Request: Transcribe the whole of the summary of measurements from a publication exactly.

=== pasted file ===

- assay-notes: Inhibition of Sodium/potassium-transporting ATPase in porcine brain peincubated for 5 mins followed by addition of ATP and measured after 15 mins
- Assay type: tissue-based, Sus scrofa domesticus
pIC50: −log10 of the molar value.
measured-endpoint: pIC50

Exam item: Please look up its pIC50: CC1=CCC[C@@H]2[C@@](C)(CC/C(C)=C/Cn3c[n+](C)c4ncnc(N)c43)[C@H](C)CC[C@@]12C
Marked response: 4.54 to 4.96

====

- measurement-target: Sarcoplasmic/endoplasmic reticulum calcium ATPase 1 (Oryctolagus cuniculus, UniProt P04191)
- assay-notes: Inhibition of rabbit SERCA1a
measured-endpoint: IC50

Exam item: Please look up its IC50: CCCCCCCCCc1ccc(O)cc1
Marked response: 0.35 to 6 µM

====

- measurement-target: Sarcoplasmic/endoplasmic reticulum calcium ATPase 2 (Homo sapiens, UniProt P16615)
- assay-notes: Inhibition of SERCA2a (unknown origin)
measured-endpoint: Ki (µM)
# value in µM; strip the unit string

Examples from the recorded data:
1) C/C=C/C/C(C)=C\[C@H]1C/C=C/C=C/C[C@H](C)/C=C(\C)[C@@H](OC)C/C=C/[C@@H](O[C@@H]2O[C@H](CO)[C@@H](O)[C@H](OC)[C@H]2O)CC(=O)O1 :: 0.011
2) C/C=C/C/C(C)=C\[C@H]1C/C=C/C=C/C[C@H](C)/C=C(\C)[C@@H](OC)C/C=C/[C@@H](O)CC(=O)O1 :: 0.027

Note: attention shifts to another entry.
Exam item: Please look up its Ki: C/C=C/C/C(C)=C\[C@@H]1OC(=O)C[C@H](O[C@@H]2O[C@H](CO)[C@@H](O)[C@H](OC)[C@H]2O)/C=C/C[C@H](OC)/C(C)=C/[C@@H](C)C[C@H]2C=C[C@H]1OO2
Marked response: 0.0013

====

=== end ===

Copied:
- assay-notes: Inhibition of Sodium/potassium-transporting ATPase in porcine brain peincubated for 5 mins followed by addition of ATP and measured after 15 mins
- Assay type: tissue-based, Sus scrofa domesticus
pIC50: −log10 of the molar value.
measured-endpoint: pIC50

Exam item: Please look up its pIC50: CC1=CCC[C@@H]2[C@@](C)(CC/C(C)=C/Cn3c[n+](C)c4ncnc(N)c43)[C@H](C)CC[C@@]12C
Marked response: 4.54 to 4.96

====

- measurement-target: Sarcoplasmic/endoplasmic reticulum calcium ATPase 1 (Oryctolagus cuniculus, UniProt P04191)
- assay-notes: Inhibition of rabbit SERCA1a
measured-endpoint: IC50

Exam item: Please look up its IC50: CCCCCCCCCc1ccc(O)cc1
Marked response: 0.35 to 6 µM

====

- measurement-target: Sarcoplasmic/endoplasmic reticulum calcium ATPase 2 (Homo sapiens, UniProt P16615)
- assay-notes: Inhibition of SERCA2a (unknown origin)
measured-endpoint: Ki (µM)
# value in µM; strip the unit string

Examples from the recorded data:
1) C/C=C/C/C(C)=C\[C@H]1C/C=C/C=C/C[C@H](C)/C=C(\C)[C@@H](OC)C/C=C/[C@@H](O[C@@H]2O[C@H](CO)[C@@H](O)[C@H](OC)[C@H]2O)CC(=O)O1 :: 0.011
2) C/C=C/C/C(C)=C\[C@H]1C/C=C/C=C/C[C@H](C)/C=C(\C)[C@@H](OC)C/C=C/[C@@H](O)CC(=O)O1 :: 0.027

Note: attention shifts to another entry.
Exam item: Please look up its Ki: C/C=C/C/C(C)=C\[C@@H]1OC(=O)C[C@H](O[C@@H]2O[C@H](CO)[C@@H](O)[C@H](OC)[C@H]2O)/C=C/C[C@H](OC)/C(C)=C/[C@@H](C)C[C@H]2C=C[C@H]1OO2
Marked response: 0.0013

====